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TMA UnderGround >> Ashihara Karate?


10/31/11 2:39 PM
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MIKE CIESNOLEVICZ
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Who has experience with it?

Where are the dojos in the states, etc?
10/31/11 5:15 PM
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khd29
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I think Ashihara and Enshin are very similar. Joko Ninomiya used to train under Ashihara until he found Enshin. I worked out with a couple of Enshin guys but can't really give an opinion. I think the use of sabaki is encouraged.

I don't think there are many, or any, Ashihara dojos here in the US but I would like to know as well.
10/31/11 9:03 PM
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cdueck
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 Imagine Kyokushin with movement and throws.  If I am not mistaken Enshin was formed by one of Mas Oyama's top fighters. He was not very big and found the Kyokushin fighting method was not mobile enough for him. Kyokushin fighters like to stand and trade to see who is tougher, Enshin uses circular movement and off balancing to defeat there opponent. I think they still do all the same kata as Kyokushin though.
11/1/11 7:28 AM
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Kolsyrade
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 Bah, I wrote a long reply on history of Ashihara and relation to kyokushin ans Enshin but it got lost due to javascipt problems :-(
Basically the founder of Enshin (Ninomiya) was a student of the founder of Ashihara karate (Hudeyuki Ashihara) when they were bothstill with kyokushin. Ninomiya was a big kyokushin fighter who once won the all Japan open (the bigest Japanese-only tournament in kyokushin).  When Hideyuki left Kyokushin (why he did so differs depending on who you ask) 1979, Ninomiya followed with his teacher out of loyalty and was second in command until there was a schism between them (neatly coinciding with Hideyuki naming his son, and not Ninomiya, as heir of the style) and he left to found Enshin 1987 (it htink it was). Ashihara and Enshin are very similar, and both are similar to kyokushin -although with the trad kata removed and more focus on sabaki and throws.
Regarding the kata. Hideyuki Ashihara removed all the old traditional kata and replaced them with modernized ones that more resembled fighting (or long combo drills). When Ninomiya founded enshin he took the same idea, but created new katas just so as not to be the same as ashihara.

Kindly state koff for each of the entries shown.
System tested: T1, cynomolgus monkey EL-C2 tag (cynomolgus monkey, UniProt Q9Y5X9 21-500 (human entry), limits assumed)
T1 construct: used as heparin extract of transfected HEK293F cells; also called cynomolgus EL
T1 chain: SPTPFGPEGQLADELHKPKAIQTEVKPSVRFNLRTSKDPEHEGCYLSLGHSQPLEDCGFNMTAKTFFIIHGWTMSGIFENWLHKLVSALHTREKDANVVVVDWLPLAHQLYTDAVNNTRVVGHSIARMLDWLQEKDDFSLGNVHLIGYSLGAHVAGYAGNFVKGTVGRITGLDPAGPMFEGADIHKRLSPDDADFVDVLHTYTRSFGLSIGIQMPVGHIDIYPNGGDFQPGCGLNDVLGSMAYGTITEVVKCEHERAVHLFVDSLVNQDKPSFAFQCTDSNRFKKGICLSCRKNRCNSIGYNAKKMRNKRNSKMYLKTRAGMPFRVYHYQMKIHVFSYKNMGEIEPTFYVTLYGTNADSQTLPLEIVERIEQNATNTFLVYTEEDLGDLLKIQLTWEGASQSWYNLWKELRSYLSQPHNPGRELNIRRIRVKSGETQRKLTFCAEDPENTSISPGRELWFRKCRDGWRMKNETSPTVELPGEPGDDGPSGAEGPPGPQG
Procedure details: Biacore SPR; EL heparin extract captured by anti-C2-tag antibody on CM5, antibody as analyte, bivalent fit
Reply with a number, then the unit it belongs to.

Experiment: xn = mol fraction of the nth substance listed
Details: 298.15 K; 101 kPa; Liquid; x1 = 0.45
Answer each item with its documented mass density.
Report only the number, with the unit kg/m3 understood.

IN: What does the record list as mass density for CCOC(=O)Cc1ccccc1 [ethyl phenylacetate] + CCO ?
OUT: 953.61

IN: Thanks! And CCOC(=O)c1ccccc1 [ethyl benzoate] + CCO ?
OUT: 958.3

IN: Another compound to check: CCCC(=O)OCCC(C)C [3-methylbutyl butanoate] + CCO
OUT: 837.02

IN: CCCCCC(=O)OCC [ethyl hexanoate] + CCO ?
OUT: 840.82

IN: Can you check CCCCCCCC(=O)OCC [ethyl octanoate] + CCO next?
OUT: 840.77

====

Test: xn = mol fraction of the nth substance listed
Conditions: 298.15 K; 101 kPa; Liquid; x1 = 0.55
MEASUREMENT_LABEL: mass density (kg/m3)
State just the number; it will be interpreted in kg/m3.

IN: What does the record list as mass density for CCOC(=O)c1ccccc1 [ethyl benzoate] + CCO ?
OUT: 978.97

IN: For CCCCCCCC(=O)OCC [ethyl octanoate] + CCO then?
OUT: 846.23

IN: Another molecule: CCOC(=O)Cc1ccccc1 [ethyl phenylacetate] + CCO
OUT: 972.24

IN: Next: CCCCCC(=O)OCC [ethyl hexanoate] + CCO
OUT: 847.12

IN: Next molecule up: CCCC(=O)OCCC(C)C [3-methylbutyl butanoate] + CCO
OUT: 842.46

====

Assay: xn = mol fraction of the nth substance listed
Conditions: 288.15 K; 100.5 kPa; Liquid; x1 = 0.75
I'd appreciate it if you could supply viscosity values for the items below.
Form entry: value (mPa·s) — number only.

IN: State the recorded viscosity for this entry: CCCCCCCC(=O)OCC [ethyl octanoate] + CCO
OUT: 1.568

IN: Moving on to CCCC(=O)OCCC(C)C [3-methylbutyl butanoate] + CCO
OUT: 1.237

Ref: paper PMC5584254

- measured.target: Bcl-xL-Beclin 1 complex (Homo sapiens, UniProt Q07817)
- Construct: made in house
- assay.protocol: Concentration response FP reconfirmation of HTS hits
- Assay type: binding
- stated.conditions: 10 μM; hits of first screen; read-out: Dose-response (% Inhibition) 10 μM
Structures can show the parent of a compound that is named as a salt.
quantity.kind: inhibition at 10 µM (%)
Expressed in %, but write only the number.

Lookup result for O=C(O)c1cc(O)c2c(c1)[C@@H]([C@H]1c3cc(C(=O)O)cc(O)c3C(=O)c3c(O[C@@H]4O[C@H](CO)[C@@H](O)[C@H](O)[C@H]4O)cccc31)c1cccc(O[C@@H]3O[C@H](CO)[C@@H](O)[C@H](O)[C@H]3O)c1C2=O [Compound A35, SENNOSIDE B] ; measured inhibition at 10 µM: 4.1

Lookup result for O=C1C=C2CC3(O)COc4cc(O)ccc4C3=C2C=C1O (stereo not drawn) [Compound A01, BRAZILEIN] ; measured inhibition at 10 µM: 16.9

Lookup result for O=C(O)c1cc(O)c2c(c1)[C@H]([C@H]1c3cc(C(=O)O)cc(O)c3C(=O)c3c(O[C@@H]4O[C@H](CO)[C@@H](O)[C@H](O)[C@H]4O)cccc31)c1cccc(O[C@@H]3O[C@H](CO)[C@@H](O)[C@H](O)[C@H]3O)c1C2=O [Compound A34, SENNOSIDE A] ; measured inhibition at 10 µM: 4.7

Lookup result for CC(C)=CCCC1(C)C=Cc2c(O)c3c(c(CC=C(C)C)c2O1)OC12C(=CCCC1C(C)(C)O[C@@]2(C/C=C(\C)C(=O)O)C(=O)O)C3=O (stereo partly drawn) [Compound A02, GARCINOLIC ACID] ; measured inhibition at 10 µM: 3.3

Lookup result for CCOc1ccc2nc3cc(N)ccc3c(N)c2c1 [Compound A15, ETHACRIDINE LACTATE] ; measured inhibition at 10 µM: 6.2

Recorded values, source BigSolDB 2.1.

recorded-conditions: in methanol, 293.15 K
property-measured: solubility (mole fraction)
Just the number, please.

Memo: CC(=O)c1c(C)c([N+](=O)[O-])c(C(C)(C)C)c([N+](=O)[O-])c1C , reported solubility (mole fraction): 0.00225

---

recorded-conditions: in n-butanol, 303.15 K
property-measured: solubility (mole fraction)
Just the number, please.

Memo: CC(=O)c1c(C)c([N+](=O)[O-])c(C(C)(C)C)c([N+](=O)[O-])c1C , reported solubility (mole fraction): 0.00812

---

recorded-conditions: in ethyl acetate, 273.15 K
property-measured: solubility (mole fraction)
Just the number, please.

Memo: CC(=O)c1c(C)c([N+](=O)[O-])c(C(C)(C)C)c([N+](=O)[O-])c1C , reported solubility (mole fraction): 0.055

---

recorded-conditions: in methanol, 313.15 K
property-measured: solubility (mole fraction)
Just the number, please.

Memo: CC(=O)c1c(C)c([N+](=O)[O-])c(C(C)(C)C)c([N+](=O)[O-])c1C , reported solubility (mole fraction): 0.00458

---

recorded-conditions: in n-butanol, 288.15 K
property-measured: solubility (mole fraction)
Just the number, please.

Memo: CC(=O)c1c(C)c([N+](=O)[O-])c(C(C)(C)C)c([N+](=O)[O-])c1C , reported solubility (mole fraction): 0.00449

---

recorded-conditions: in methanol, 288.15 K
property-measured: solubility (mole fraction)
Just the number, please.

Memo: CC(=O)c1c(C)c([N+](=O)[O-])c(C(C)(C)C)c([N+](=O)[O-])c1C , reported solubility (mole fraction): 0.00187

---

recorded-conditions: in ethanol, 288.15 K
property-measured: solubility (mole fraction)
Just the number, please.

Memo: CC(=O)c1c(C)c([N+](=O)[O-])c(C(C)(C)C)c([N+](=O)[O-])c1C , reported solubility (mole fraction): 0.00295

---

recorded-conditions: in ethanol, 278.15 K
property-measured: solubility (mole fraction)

Ashihara kata

Enshin Kata

Anyway,
Here is the main Ashihara organization (NIKO) USA homepage. But I cannot get the "show page in english" ) link to work, so it is the Japanese language version.
http://www.ashihara-karate-usa.com/

This is a smaller Ashihara organization (Ashihara international) based in south africa. It USED to have a fairly big network of Dojo´s in the US, but it seems to have dwindled a lot.
http://www.ashiharausa.org/

There are a few other Ashihara organizations out there aswell, and several independent splinterdojos from Ashihara, such as http://www.miuradojo.com/ (why is it that Knockdown karate organizations are so prone to splits, schizms and powerstrugles?)
11/1/11 9:53 AM
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khd29
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Kolsyrade-

Isn't Miura dojo more WOK, than Ashihara? I think Miura and the Oyama brothers (Shigeru and Yashuhiko) were WOK until he found his own dojo in Chicago. Some of the stuff I read, Miura headed the Kyokushin org in Chicago, then changed to WOK, to now Miura dojo. I could be wrong, though.



11/1/11 10:11 AM
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Kolsyrade
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 oops, yes. I got Miura mixed up with another guy. But right now my mind draws a blank on the name of the guy I was actually after.
11/1/11 12:15 PM
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MIKE CIESNOLEVICZ
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Here is a list of USA Schools i found for Enshin Karate.

http://www.enshin.com/index.php?option=com_schools&r=usa&Itemid=52
11/1/11 12:16 PM
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MIKE CIESNOLEVICZ
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Great posts/info guys! TTT
11/1/11 4:43 PM
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cdueck
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 That was great info. 
11/4/11 12:30 AM
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yusul
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ttt
11/19/11 4:37 PM
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m.g
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Edited: 11/20/11 9:14 PM
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I trained in Enshin Karate under Joko Ninomiya starting in 1990. I continue to train under him in Enshin Karate until about '98. I competed in the Sabaki challenge for several years.

Ninomiya started a Judo class (it was a very small class with only a few student, one who had many years experience in Judo) in 1998. I continue training Judo, mostly with Ninomiya's oldest son, Mike Ninomiya: who is also a Judo Black belt, until about 2004 - 2005. I began my Bjj training shortly after in 2005.

Anyway, Kolsyrade's post isn't completely accurate in regards to the rift between Ninomiya and Ashihara. Ninomiya left Ashihara, more or less, because Ninomiya had his own ideas of where to take the Sabaki concept. Also at the time Ashihara was showing signs of the illness he eventually died off: ALS. It was affecting not only Ashihara's heatlth but also his control/leadership of the Ashihara organization.